2. Public associations. Political parties, professional unions and other associations of citizens created on a voluntary basis for the attainment of common goals which do not contradict legislation (Article 106 of CC). The Law on Public Associations (PA Law) further categorizes public associations by territorial status. National public associations are associations that have subordinate structures (branches and representative offices) on the territories of more than a half of the regions of the Republic of Kazakhstan. Regional public associations are associations with subordinate structures (branches and representative offices) on the territories of less than half of the regions of the Republic of Kazakhstan. Local public associations are associations operating within the borders of one region of the Republic of Kazakhstan (Article 7 of PA Law).
  3. Foundations. A non-commercial organization without membership, which is founded by citizens and/or legal entities on the basis of their voluntary property contributions, and which pursues social, charity, cultural, educational, and any other publicly useful purposes (Article 107 of CC).
  4. Consumer cooperatives. A voluntary association of citizens on the basis of membership, formed for the satisfaction of their financial and other needs by means of pooling the property contributions of the individual members (Article 108 of CC).
  5. Religious associations. A voluntary association of citizens who unite in accordance with the procedure stipulated in legislative acts, on the basis of their common interests for satisfying their spiritual needs (Article 109 of CC).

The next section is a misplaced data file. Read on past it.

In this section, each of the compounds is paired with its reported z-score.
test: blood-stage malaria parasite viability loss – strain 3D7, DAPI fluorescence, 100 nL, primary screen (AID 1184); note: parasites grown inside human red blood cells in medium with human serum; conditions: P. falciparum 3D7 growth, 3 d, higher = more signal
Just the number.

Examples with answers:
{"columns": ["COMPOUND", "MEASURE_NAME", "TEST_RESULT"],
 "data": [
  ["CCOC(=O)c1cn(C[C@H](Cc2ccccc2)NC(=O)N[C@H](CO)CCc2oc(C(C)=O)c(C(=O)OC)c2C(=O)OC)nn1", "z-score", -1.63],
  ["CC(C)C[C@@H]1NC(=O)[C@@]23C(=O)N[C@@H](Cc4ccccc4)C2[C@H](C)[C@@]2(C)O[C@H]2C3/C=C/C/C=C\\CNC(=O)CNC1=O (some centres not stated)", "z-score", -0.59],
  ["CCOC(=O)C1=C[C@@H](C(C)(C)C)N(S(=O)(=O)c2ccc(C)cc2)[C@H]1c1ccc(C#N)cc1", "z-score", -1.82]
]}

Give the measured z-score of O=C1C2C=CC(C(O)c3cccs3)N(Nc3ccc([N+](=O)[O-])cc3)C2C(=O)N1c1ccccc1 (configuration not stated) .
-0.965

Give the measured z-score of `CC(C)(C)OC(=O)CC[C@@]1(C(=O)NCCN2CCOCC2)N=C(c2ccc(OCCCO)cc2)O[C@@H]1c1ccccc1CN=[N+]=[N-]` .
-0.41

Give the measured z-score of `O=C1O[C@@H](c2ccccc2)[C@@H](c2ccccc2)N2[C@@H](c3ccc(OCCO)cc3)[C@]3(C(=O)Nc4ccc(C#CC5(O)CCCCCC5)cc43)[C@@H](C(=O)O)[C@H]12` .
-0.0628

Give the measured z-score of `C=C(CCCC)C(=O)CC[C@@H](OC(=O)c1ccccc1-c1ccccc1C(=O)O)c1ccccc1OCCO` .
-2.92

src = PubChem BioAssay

6. Associations of individual entrepreneurs and/or legal entities in a form of association (union). An association of either individual entrepreneurs or legal entities formed for the purpose of coordinating their entrepreneurial activity, as well as for representing and protection of their common interest (unions) (Article 110 of CC).

According to the Ministry of Information and Public Development’s website, in April 2021 there were 22,344 registered CSOs, including  16,426 active CSOs.

Public Benefit Status

On November 16, 2015, the President signed the Law on Charity, which for the first time established regulations on charitable activities in Kazakhstan. Before its adoption, Kazakh law did not use the term “charity” or “charitable organization.” Most charitable organizations were registered as public associations or foundations and therefore were regulated as NCOs.

The new law defines “charity” as “socially useful activities based on the rendering of charitable aid and the satisfaction of human needs carried out on a voluntary and free of charge basis or on preferential terms in the form of philanthropic, sponsorship and patronage activities.”

The Law further defines each of the forms of charity: